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Date: Mon, 18 Jul 2016 18:26:43 +1000
From: Balbir Singh <>
To: Kees Cook <>,
Cc: Daniel Micay <>, Josh Poimboeuf
 <>,  Rik van Riel <>, Casey Schaufler
 <>, PaX Team <>,  Brad Spengler
 <>, Russell King <>, Catalin
 Marinas <>, Will Deacon <>, Ard
 Biesheuvel <>, Benjamin Herrenschmidt
 <>,  Michael Ellerman <>, Tony
 Luck <>, Fenghua Yu <>, "David S.
 Miller" <>,, Christoph Lameter
 <>, Pekka Enberg <>, David Rientjes
 <>, Joonsoo Kim <>, Andrew Morton
 <>, Andy Lutomirski <>, Borislav
 Petkov <>, Mathias Krause <>,  Jan Kara
 <>, Vitaly Wool <>, Andrea Arcangeli
 <>,  Dmitry Vyukov <>, Laura Abbott
Subject: Re: [PATCH v3 00/11] mm: Hardened usercopy

On Fri, 2016-07-15 at 14:44 -0700, Kees Cook wrote:
> Hi,
> [I'm going to carry this series in my kspp -next tree now, though I'd
> really love to have some explicit Acked-bys or Reviewed-bys. If you've
> looked through it or tested it, please consider it. :) (I added Valdis
> and mpe's Tested-bys where they seemed correct, thank you!)]
> This is a start of the mainline port of PAX_USERCOPY[1]. After I started
> writing tests (now in lkdtm in -next) for Casey's earlier port[2], I kept
> tweaking things further and further until I ended up with a whole new
> patch series. To that end, I took Rik and other people's feedback along
> with other changes and clean-ups.
> Based on my understanding, PAX_USERCOPY was designed to catch a
> few classes of flaws (mainly bad bounds checking) around the use of
> copy_to_user()/copy_from_user(). These changes don't touch get_user() and
> put_user(), since these operate on constant sized lengths, and tend to be
> much less vulnerable. There are effectively three distinct protections in
> the whole series, each of which I've given a separate CONFIG, though this
> patch set is only the first of the three intended protections. (Generally
> speaking, PAX_USERCOPY covers what I'm calling CONFIG_HARDENED_USERCOPY
> (future).)
> This series, which adds CONFIG_HARDENED_USERCOPY, checks that objects
> being copied to/from userspace meet certain criteria:
> - if address is a heap object, the size must not exceed the object's
>   allocated size. (This will catch all kinds of heap overflow flaws.)
> - if address range is in the current process stack, it must be within the
>   current stack frame (if such checking is possible) or at least entirely
>   within the current process's stack. (This could catch large lengths that
>   would have extended beyond the current process stack, or overflows if
>   their length extends back into the original stack.)
> - if the address range is part of kernel data, rodata, or bss, allow it.
> - if address range is page-allocated, that it doesn't span multiple
>   allocations.
> - if address is within the kernel text, reject it.
> - everything else is accepted
> The patches in the series are:
> - Support for arch-specific stack frame checking (which will likely be
>   replaced in the future by Josh's more comprehensive unwinder):
>         1- mm: Implement stack frame object validation
> - The core copy_to/from_user() checks, without the slab object checks:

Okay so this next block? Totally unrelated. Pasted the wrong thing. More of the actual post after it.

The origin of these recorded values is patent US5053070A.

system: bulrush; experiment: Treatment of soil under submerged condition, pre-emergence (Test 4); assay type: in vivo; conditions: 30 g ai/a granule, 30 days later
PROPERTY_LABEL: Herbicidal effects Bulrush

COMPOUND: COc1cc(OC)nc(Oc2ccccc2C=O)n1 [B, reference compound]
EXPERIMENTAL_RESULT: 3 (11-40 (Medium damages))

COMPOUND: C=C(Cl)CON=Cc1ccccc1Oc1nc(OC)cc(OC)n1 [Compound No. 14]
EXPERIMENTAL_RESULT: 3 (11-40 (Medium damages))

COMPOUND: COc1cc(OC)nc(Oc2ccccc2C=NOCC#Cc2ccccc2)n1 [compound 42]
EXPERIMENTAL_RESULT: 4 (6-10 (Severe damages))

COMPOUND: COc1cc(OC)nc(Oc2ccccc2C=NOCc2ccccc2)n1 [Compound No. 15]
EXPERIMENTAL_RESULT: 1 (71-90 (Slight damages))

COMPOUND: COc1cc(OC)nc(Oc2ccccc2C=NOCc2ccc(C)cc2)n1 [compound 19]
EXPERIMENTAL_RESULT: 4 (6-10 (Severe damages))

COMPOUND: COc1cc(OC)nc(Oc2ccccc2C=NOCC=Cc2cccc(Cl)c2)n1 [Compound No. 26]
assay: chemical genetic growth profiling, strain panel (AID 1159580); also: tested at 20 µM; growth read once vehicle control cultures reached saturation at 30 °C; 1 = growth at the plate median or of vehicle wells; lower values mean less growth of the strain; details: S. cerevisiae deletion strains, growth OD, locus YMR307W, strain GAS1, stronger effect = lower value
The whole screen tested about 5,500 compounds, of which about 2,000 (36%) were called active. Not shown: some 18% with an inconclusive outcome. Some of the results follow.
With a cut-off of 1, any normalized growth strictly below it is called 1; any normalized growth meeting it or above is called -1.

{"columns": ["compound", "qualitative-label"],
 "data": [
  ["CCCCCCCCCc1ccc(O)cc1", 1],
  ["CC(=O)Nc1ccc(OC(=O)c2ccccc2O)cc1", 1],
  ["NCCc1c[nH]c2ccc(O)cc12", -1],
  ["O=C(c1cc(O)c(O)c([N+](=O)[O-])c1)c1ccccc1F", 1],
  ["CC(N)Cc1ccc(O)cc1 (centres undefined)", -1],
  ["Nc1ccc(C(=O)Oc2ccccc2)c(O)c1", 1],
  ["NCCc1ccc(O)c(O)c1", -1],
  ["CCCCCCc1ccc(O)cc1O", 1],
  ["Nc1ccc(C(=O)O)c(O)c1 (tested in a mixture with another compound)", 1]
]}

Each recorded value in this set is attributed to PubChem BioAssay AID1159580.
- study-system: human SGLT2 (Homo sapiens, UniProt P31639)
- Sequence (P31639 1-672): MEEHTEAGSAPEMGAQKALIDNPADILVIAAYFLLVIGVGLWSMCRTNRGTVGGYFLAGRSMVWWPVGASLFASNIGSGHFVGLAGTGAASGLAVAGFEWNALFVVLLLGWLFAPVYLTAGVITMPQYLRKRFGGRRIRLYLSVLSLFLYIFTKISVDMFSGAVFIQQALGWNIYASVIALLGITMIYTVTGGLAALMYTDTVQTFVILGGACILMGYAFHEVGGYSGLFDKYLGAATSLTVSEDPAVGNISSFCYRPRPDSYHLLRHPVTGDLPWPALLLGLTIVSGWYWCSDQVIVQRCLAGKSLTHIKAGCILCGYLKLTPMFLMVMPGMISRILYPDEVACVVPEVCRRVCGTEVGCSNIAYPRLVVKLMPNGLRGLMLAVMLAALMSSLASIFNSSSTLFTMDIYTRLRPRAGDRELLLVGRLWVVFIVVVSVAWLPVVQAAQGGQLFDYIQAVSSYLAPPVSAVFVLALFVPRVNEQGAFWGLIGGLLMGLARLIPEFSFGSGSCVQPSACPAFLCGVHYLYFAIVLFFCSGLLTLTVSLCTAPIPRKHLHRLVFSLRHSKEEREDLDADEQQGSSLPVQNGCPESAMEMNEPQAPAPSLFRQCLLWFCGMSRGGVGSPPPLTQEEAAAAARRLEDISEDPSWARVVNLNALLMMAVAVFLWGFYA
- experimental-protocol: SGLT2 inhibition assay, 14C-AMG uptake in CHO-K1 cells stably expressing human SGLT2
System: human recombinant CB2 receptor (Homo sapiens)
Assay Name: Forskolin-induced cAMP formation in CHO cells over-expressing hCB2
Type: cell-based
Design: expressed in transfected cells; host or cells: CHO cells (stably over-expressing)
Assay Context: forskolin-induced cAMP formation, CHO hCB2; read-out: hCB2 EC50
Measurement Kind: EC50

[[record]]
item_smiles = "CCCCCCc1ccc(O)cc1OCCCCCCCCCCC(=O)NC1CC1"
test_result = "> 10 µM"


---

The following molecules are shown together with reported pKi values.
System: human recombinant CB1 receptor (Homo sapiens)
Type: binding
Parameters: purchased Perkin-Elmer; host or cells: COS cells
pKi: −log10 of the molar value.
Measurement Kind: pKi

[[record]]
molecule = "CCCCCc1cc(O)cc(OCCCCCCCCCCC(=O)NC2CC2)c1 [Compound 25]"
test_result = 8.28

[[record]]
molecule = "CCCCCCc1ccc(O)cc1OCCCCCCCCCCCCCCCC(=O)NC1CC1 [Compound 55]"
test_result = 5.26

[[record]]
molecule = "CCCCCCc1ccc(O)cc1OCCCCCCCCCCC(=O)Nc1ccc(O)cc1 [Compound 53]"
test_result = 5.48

>         2- mm: Hardened usercopy
> - Per-arch enablement of the protection:
>         3- x86/uaccess: Enable hardened usercopy
>         4- ARM: uaccess: Enable hardened usercopy
>         5- arm64/uaccess: Enable hardened usercopy
>         6- ia64/uaccess: Enable hardened usercopy
>         7- powerpc/uaccess: Enable hardened usercopy
>         8- sparc/uaccess: Enable hardened usercopy
>         9- s390/uaccess: Enable hardened usercopy
> - The heap allocator implementation of object size checking:
>        10- mm: SLAB hardened usercopy support
>        11- mm: SLUB hardened usercopy support
> Some notes:
> - This is expected to apply on top of -next which contains fixes for the
>   position of _etext on both arm and arm64, though it has minor conflicts
>   with KASAN that are trivial to fix up. Living in -next are also tests
>   for this protection in lkdtm, prefixed with USERCOPY_.
> - I couldn't detect a measurable performance change with these features
>   enabled. Kernel build times were unchanged, hackbench was unchanged,
>   etc. I think we could flip this to "on by default" at some point, but
>   for now, I'm leaving it off until I can get some more definitive
>   measurements. I would love if someone with greater familiarity with
>   perf could give this a spin and report results.
> - The SLOB support extracted from grsecurity seems entirely broken. I
>   have no idea what's going on there, I spent my time testing SLAB and
>   SLUB. Having someone else look at SLOB would be nice, but this series
>   doesn't depend on it.
> Additional features that would be nice, but aren't blocking this series:
> - Needs more architecture support for stack frame checking (only x86 now,
>   but it seems Josh will have a good solution for this soon).
> Thanks!
> -Kees
> [1] "grsecurity - test kernel patch"
> [2]
> v3:
> - switch to using BUG for better Oops integration
> - when checking page allocations, check each for Reserved
> - use enums for the stack check return for readability

Thanks looks good so far! I'll try and test it and report back


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